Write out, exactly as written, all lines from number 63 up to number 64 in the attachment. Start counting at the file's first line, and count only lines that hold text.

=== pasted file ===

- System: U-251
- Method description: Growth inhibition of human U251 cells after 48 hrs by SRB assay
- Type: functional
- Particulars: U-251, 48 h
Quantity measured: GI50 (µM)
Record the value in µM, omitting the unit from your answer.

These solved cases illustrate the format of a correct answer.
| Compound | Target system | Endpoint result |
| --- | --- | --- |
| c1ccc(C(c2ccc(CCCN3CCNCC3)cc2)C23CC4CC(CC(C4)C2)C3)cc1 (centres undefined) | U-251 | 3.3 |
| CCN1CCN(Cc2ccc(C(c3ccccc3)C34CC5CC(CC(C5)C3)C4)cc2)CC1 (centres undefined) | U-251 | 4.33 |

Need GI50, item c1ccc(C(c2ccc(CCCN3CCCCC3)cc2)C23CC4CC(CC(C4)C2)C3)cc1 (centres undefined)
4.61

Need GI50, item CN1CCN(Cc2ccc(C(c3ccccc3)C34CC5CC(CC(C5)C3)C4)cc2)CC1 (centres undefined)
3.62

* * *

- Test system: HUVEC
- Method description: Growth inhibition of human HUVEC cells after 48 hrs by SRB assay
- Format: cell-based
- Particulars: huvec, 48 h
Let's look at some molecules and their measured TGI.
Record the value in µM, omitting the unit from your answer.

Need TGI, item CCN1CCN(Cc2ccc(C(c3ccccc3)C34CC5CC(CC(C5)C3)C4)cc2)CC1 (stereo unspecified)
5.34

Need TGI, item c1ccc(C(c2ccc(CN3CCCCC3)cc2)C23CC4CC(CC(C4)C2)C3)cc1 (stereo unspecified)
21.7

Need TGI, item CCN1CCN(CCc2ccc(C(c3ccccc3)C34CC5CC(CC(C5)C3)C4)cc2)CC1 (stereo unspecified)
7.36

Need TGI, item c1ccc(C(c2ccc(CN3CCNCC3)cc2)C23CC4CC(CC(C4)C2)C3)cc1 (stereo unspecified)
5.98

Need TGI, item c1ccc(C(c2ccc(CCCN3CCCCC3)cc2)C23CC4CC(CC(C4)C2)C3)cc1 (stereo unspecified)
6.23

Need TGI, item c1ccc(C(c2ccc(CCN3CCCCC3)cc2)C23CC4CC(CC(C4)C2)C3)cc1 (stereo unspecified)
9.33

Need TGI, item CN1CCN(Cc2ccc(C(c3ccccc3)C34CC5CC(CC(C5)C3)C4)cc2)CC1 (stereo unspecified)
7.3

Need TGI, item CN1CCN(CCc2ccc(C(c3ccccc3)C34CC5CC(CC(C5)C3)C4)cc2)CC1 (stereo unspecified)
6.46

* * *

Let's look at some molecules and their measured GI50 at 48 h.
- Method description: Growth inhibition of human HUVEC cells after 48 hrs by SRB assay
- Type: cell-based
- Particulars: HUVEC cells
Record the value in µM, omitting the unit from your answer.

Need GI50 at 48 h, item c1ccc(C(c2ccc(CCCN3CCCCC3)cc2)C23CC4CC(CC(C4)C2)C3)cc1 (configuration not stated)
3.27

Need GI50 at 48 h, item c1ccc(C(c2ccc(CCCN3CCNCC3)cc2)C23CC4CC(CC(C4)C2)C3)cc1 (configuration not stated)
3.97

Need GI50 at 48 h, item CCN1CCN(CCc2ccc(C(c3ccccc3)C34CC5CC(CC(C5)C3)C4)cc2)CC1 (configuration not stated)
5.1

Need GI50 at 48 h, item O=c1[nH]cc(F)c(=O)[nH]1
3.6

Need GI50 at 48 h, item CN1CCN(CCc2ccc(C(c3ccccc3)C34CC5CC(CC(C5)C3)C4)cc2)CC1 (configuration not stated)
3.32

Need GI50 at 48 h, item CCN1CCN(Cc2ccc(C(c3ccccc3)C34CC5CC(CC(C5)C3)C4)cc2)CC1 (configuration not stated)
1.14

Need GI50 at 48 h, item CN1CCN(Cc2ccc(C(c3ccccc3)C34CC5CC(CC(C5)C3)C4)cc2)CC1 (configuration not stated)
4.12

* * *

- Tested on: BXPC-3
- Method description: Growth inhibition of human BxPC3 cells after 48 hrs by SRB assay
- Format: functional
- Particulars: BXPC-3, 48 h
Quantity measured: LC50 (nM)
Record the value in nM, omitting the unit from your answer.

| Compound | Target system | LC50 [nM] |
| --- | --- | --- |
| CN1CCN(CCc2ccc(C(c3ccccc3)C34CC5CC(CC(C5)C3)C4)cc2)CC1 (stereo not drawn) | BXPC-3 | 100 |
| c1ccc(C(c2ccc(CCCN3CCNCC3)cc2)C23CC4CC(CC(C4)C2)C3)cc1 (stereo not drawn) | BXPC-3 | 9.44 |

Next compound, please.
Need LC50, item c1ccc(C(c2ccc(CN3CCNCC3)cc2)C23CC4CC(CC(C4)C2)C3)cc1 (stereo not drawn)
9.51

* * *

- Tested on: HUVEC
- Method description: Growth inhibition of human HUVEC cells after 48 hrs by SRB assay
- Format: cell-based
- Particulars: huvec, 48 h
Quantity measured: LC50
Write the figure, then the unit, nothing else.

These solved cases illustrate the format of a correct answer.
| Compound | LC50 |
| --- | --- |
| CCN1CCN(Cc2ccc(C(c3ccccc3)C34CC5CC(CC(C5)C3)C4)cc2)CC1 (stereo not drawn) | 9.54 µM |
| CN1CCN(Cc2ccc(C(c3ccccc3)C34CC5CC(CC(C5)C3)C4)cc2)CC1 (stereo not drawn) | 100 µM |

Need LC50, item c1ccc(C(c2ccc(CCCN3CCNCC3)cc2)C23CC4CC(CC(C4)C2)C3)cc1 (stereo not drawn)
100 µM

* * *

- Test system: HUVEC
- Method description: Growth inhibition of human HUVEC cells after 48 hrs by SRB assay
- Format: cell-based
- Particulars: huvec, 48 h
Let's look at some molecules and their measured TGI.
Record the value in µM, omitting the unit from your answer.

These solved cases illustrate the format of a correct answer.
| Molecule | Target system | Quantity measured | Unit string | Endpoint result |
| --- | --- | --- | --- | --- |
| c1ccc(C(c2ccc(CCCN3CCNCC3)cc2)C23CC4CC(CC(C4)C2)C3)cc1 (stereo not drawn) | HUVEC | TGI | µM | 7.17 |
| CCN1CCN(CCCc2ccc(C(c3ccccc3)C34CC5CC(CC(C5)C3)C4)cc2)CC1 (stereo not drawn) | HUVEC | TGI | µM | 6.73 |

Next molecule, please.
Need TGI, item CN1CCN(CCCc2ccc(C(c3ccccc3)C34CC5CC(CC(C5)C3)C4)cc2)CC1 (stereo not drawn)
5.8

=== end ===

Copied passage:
- Particulars: BXPC-3, 48 h
Quantity measured: LC50 (nM)